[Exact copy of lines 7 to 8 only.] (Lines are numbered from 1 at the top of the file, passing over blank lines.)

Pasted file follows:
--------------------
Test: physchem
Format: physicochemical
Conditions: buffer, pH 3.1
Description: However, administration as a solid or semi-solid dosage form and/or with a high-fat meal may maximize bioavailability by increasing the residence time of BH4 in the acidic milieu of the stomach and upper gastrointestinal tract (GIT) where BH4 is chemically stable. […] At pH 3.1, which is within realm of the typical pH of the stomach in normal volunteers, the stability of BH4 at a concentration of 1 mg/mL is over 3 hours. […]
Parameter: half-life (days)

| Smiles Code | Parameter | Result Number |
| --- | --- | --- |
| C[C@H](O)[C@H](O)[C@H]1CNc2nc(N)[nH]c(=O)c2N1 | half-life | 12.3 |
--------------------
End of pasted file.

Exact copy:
| --- | --- | --- |
| C[C@H](O)[C@H](O)[C@H]1CNc2nc(N)[nH]c(=O)c2N1 | half-life | 12.3 |